Graham Reid | | 7 min read
Rather than wait a year to look back at the best albums to come out in 2018, Elsewhere though it would get a jump on the game and reflect back on the year to come and single out the best ever of the greatest albums.
ZiLcH xXx: The Presumption of the Poly-Agonal Para-dime
Breakthrough artist of the year was undoubtedly Detroit's ZiLcH xXx (Charles Monfort-Jones), the eldest son of the former British ambassador to Washington DC. His angry raps about white privilege (he's white), wealth (he inherited US$11.5 million at age 21) and racism (one of his best friend is black and was beaten by police outside his father's country club after a round of golf) pushed the boundaries of taste and judgement.
But he was widely embraced by disenfranchised rich kids across the US. His track Ain't No Thang Worse Than Curled Edges on Cucumber Sandwiches was seen as a metaphor of race relations in the divided America of 2018.
He did however rather queer the pitch for himself when run out for a duck in the Ed Sheeran Annual Celebrity Cricket Match at Donald Trump's Margo De Lar in Floridia.
Madonna with Various Artists: Kiss Me, Honey
With her new stage act and tie-in DVD album which showcased her in actual group sex with the likes of Tiger Woods, some guy from Game of Thrones, Katy Perry and a few gender-neutral dancers, Madonna once again pushed the envelope with songs which spoke of sex, dance, sex after 60, criticism of organised religion (but not Islam), sex and much more.
Always a fashion icon, her rejection of clothes in favour of luminous honey sparked a brief trend until fans discovered that ants, wasps and other undesirables were all attracted to them. Madonna's lead-off single Naked Like a Kardashian sparked a twitter war and broke the internet. Twice. The second time when she was stung to death while performing at an outdoor concert in Nevada.
The Beatles: Let It Be, Redux
Although the 50th anniversary of the Let It Be movie won't happen until 2020, Apple Records decided that loyal fans would need that much time to get through this whopping 40 CD box set of the complete studio sessions which took place over 28 days in January 1970. Highlights include an hour of coughing, throat-clearing, microphones being set up and what sounded like a punches-thrown argument between Ringo Starr and a tea-lady who forgot to bring a biscuit with his Earl Grey.
It is believed the 45 DVD set – which includes late night drunken conversations between engineers and Abbey Road cleaners – will be made available in February 2021. CD#27 is the highpoint, that is where they actually sing complete songs, but it is not available separately.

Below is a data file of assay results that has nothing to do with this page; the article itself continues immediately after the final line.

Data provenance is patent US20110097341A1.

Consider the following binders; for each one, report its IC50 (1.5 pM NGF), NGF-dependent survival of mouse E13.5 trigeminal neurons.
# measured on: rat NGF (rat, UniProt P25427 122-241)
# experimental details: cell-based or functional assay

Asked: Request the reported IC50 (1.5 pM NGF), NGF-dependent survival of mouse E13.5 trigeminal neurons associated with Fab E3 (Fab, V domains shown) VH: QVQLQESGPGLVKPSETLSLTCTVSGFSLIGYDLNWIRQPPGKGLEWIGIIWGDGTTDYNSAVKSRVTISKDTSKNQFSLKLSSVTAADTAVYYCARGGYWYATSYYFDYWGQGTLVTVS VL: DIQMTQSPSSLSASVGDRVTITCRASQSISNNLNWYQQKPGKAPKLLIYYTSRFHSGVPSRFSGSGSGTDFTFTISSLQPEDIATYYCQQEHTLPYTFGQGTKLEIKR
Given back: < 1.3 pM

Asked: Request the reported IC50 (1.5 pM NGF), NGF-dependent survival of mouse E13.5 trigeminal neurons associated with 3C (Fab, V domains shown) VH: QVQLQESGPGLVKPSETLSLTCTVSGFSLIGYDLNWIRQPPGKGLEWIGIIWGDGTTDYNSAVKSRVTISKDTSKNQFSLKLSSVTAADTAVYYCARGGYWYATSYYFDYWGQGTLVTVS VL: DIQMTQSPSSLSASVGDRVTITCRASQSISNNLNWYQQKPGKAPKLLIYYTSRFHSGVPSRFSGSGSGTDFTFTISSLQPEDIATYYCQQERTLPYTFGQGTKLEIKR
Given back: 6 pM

Ed Sheeran and Lorde: Duets
Irish ballads, some old show tunes from the Forties, a cover of Bowie's Laughing Gnome, a passionate version of Barrett's Strong's Money (“that's what I want”) and more were spread across this double CD with a guest appearance by Jay-Z (or was it Dizzee Rascal? No one much cared) pushed this to the top of the charts mid-year and made money for all participants. But it also made them look foolish. Sheeran applied for New Zealand residency at the time . . . but was declined on grounds of taste and his new solo album - . (Lorde citizenship was revoked because . . .)
Sir Carter and Rumi: Screamin' in da Hood
Beyonce's year-old twins Sir Charles and Rumi (those are their real names) scored an unexpected hit r'n'b album with this one produced by their father Jay-Z (or maybe it was by Dizzee Rascal?). Audio-verite recordings of their tantrums, laughter, flatulence and burping up their breakfast was cut up, mixed and run through Vocoder over banging beats (by Dre, of course) to create a sound collage which had many critics grasping for superlatives such as “stupendous”, “astonishing” and “awe inspiring”. These adjectives were generally followed words like “awful”, “embarrassing” and “indulgent”. But the video of Beyonce breast-feeding them simultaneously went viral, magazine covers went crazy over the cute little tykes and braindead fans pushed the album to number one of the r'n'b, soul, childrens' and pop charts. Screamin' in da Hood also took the award for the most returned album of the year in CD stores and as everyone learned, once you've streamed something into your head you can't unstream it.
Lil Prince Bandana ft Big Luigi, Moose and Mad Marco: You Lissinen' to Me?